I was never a critic of the Grozny conference and I never cared to comment on it because it’s just one of the dozens of government seminars held every year. It’s also the least important because it is sponsored by Chechnya’s Kremlin-backed president who selected participants from a group of “Muslim scholars.”
I think if you want to fight extremism, you should not include it in the dialogue process and you must not be biased toward any religious group.
After reading Ahmad Adnan’s article in the London-based Al-Arab newspaper, I became interested in engaging in the discussion as he transformed it into a pure political controversy. The best that was written on the topic was by Dr Radwan al-Sayyid in Asharq al-Awsat newspaper.
Truth be told, no one was going to hear about the conference except for the people of Chechnya who watch the government-owned television station. However, people across the world heard about it due to the outcry of those excluded from Salafist and Brotherhood groups. Those who oppose the conference are the same as those being objected to as they also hold conferences without inviting people they disagree with.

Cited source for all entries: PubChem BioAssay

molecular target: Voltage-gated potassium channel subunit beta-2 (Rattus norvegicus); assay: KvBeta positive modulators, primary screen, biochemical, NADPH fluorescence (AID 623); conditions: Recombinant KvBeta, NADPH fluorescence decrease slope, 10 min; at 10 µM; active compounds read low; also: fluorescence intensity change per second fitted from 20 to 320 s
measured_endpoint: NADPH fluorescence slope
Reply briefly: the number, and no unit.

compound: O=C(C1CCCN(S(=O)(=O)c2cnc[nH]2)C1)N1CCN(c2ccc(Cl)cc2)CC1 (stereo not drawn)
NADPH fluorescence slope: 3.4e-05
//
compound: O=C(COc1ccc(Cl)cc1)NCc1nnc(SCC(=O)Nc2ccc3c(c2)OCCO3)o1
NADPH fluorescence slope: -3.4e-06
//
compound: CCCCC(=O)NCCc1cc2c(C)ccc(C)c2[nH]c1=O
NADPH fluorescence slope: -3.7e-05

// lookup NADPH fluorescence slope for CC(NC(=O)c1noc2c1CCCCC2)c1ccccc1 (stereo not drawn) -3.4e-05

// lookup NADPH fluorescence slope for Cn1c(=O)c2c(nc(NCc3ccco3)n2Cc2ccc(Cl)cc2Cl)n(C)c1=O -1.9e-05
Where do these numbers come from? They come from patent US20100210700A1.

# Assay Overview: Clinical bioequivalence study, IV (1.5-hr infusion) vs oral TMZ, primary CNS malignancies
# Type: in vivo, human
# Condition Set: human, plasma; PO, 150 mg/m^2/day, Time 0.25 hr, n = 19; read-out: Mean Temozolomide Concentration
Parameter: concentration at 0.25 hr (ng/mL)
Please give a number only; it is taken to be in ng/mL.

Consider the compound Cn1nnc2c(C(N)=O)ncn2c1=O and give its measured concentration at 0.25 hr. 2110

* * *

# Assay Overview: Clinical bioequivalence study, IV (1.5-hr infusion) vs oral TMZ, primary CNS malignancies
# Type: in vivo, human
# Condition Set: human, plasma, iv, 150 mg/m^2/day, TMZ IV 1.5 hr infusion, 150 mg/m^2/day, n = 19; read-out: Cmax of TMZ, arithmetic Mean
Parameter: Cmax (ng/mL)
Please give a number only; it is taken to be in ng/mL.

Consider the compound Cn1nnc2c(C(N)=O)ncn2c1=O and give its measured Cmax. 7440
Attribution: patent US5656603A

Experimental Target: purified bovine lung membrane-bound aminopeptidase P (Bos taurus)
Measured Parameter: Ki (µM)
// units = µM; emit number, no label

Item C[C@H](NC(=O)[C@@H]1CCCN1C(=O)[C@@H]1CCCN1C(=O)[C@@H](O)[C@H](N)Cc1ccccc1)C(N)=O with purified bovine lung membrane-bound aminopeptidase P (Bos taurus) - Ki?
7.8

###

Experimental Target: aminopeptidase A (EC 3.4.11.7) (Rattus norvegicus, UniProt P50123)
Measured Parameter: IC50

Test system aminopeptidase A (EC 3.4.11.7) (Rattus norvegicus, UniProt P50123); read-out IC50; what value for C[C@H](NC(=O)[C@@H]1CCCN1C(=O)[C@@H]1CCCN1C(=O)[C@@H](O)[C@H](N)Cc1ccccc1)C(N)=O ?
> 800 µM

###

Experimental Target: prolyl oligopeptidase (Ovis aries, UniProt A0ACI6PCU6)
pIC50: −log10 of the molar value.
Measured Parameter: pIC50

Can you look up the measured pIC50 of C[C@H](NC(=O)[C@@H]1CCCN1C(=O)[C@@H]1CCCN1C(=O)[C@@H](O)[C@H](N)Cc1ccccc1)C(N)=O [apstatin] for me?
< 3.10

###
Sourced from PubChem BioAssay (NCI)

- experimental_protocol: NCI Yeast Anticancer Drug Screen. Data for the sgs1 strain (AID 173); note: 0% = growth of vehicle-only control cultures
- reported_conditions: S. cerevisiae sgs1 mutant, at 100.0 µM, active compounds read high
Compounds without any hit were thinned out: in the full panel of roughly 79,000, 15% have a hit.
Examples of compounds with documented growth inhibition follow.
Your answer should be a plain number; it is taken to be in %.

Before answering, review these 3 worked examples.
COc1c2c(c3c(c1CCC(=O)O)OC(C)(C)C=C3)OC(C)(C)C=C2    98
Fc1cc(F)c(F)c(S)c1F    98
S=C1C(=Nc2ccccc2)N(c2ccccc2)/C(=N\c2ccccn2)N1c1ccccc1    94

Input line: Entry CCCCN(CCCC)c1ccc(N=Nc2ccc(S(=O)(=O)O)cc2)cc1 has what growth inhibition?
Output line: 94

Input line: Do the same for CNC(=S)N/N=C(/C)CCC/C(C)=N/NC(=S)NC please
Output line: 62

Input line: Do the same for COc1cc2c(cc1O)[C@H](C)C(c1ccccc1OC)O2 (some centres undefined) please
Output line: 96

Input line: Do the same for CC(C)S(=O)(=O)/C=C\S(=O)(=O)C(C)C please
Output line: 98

I disagree with Adnan’s statement that the point of reference for the world’s Sunnis is Al-Azhar. There are two reasons behind it, one historical and another that’s related to political theology.
In principle, traditional Salafism – such as the brand practiced in Saudi Arabia - leaves politics to politiciansAbdulrahman al-Rashed